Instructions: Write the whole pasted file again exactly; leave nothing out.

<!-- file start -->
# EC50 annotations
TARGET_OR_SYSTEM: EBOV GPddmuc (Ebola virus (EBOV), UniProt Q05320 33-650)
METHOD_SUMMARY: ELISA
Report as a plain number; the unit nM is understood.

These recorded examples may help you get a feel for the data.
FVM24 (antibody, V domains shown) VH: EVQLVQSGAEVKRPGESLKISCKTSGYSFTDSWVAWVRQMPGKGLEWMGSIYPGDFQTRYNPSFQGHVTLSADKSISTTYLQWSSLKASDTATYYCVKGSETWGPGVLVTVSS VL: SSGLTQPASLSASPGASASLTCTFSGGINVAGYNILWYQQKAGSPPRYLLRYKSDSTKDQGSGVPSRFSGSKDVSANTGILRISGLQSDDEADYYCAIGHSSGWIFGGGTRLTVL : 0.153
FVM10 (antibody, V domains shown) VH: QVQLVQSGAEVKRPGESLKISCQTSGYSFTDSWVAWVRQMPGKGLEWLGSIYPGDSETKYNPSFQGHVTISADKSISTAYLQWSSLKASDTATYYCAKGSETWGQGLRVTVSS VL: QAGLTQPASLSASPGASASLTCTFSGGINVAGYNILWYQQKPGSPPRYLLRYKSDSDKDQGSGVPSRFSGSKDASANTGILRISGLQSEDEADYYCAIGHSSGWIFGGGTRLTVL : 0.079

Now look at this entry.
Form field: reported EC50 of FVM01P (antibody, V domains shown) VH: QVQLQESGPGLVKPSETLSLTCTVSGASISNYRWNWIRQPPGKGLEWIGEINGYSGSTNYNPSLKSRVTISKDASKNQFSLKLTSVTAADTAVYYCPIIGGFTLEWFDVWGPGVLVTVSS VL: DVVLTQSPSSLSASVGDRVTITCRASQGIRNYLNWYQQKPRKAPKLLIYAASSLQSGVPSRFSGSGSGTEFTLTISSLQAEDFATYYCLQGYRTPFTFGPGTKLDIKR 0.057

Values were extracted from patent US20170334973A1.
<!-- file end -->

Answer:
# EC50 annotations
TARGET_OR_SYSTEM: EBOV GPddmuc (Ebola virus (EBOV), UniProt Q05320 33-650)
METHOD_SUMMARY: ELISA
Report as a plain number; the unit nM is understood.

These recorded examples may help you get a feel for the data.
FVM24 (antibody, V domains shown) VH: EVQLVQSGAEVKRPGESLKISCKTSGYSFTDSWVAWVRQMPGKGLEWMGSIYPGDFQTRYNPSFQGHVTLSADKSISTTYLQWSSLKASDTATYYCVKGSETWGPGVLVTVSS VL: SSGLTQPASLSASPGASASLTCTFSGGINVAGYNILWYQQKAGSPPRYLLRYKSDSTKDQGSGVPSRFSGSKDVSANTGILRISGLQSDDEADYYCAIGHSSGWIFGGGTRLTVL : 0.153
FVM10 (antibody, V domains shown) VH: QVQLVQSGAEVKRPGESLKISCQTSGYSFTDSWVAWVRQMPGKGLEWLGSIYPGDSETKYNPSFQGHVTISADKSISTAYLQWSSLKASDTATYYCAKGSETWGQGLRVTVSS VL: QAGLTQPASLSASPGASASLTCTFSGGINVAGYNILWYQQKPGSPPRYLLRYKSDSDKDQGSGVPSRFSGSKDASANTGILRISGLQSEDEADYYCAIGHSSGWIFGGGTRLTVL : 0.079

Now look at this entry.
Form field: reported EC50 of FVM01P (antibody, V domains shown) VH: QVQLQESGPGLVKPSETLSLTCTVSGASISNYRWNWIRQPPGKGLEWIGEINGYSGSTNYNPSLKSRVTISKDASKNQFSLKLTSVTAADTAVYYCPIIGGFTLEWFDVWGPGVLVTVSS VL: DVVLTQSPSSLSASVGDRVTITCRASQGIRNYLNWYQQKPRKAPKLLIYAASSLQSGVPSRFSGSGSGTEFTLTISSLQAEDFATYYCLQGYRTPFTFGPGTKLDIKR 0.057

Values were extracted from patent US20170334973A1.